By Ron Holt
Adjusting when moving to a new high school during one’s senior year is difficult, at best.
But, moving to a different school during the uncertainty created by the coronavirus pandemic compounds the difficulty as Bixby High’s 5-7 senior guard Parker Brown learned after moving prior to the start of this school year.
“It was very difficult moving, especially since it was my senior year and because of COVID. I hadn’t been able to make as many friends as I could have since we haven’t been in school, because of going virtual,” Brown, the daughter of Aubrey Brown and Jerry and Kristen Brown, said before a recent practice.
“My parents told me I could live in Bixby and still drive to school in Skiatook, but I just felt like I should start new, I don’t know why but it was something I wanted to try out and I’ve liked it,” she said. “It’s been difficult because I had to quarantine a time or two and we were in school one week and virtual the next.”
Basketball, the sport Brown has played since she was in second grade – being coached by her dad until starting school ball in the seventh grade – helped ease the transition and contributed to her positive adjustment. She was accepted by the girls on the team and the coaching staff.
“I played at Skiatook, but we didn’t have a lot of success. Bixby’s program has been successful and it’s exciting getting to experience the success with this group of girls,” said Brown, who has seen limited varsity playing time recently. “I enjoy being a part of this team. It was so exciting when we beat Sapulpa. I knew it was a rivalry.
“I was nervous that I was going to be the new girl, and everyone was going to hate me. But they took me in … I feel comfortable now. Without basketball it would have been much tougher because I wouldn’t have known anyone.”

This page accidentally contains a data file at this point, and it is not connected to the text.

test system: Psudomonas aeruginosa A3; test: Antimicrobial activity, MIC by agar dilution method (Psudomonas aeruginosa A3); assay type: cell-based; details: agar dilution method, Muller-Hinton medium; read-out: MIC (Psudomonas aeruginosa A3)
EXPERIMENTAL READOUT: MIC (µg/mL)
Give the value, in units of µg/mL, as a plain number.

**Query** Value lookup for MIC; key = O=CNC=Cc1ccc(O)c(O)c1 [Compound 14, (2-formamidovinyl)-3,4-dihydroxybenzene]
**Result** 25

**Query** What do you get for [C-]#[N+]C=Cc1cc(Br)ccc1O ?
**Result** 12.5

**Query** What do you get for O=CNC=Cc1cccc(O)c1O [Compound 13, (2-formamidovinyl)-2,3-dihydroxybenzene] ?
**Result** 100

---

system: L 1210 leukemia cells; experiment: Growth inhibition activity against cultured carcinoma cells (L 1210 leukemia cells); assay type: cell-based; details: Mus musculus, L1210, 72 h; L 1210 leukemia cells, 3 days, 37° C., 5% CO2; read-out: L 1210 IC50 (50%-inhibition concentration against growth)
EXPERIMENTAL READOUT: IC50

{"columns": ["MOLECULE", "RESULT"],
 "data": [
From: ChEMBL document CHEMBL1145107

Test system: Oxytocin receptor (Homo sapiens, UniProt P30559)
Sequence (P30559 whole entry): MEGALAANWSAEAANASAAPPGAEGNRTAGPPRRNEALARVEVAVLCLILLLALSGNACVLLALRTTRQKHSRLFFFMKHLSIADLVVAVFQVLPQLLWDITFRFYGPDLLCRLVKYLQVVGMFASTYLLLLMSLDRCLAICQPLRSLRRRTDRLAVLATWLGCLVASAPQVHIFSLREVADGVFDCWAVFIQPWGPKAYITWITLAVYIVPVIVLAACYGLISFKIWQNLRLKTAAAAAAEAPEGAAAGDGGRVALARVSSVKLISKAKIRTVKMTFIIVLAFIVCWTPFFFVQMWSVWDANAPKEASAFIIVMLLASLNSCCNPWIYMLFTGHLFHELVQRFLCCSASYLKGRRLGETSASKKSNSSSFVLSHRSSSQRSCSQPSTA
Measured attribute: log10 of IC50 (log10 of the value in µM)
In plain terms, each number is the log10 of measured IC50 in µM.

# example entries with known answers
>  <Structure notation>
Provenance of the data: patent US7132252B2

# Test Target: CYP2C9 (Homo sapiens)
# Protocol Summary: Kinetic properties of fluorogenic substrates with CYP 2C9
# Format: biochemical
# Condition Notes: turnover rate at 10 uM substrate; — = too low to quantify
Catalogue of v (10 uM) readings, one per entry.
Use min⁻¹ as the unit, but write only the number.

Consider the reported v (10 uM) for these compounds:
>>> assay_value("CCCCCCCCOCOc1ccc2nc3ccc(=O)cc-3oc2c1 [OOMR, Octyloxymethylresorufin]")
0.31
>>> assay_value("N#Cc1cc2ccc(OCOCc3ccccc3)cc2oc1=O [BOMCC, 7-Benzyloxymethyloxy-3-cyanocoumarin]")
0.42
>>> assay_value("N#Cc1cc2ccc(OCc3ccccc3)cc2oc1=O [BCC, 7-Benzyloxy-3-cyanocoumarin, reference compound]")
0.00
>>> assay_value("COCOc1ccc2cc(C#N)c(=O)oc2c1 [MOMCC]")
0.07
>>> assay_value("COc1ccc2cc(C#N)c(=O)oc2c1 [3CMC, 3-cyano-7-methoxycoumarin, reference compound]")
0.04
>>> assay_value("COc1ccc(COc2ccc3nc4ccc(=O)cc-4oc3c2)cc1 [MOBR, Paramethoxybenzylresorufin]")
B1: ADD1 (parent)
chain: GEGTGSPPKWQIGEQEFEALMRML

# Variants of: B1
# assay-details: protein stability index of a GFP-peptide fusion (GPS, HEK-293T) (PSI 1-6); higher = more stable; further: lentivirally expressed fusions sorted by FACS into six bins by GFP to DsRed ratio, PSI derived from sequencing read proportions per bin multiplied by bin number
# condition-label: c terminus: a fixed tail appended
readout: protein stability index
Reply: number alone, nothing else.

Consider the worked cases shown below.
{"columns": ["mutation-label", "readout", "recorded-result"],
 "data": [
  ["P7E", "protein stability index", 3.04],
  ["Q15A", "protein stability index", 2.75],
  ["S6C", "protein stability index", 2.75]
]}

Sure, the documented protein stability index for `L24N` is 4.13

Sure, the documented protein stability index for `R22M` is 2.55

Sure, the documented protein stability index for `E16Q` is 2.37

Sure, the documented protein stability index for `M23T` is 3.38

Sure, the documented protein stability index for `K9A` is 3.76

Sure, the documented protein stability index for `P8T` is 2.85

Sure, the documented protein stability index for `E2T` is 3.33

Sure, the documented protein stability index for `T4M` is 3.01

Transitioning to a new school wasn’t the only obstacle Brown faced. In November she suffered a knee injury, which kept her from practices and scrimmages, critical steps for a program newcomer.
“I was told at first that it was my ACL (anterior cruciate ligament) and I was even prepped for surgery but then some tests came back and I was told that it was just a bad sprain. I’ve spent most of my time recovering and doing physical therapy,” said Brown.
“Parker fits in good with our kids. She had some unfortunate luck getting injured at first so we’re getting her back and trying to get her in a groove,” Lady Spartan head coach Tina Thomas said. “You hate to see that happen to any kid.”
Brown admits to feeling almost recovered and is slowly working into shape while also spending time learning the Lady Spartans’ playbook. It’s been a work in progress.
“I played in one game recently, which was my first game, and I went for a ball on the floor and hit my knee and I thought ‘oh no’. That was before I got my brace,” Brown said.; “The coaches are very supportive and are always checking on me and making sure my knee is okay.”
When not on the court, Brown is taking a Bixby class while also taking classes at Tulsa Community College. She aspires to work with young kids in the future, as a teacher or as a nurse practitioner in a children’s hospital.
“I have six younger siblings and I’ve taken care of them a lot. I like helping them, so that made me think I’d like helping other kids,” she said.
For now, the personable Brown continues working to improve her physical condition, absorbing the Lady Spartan playbook and contributing to the team’s success any way possible.
“Parker brings a lot of energy. She is a good kid who works hard. I think basketball has given her a connection here … we’re glad to have her,” coach Thomas added.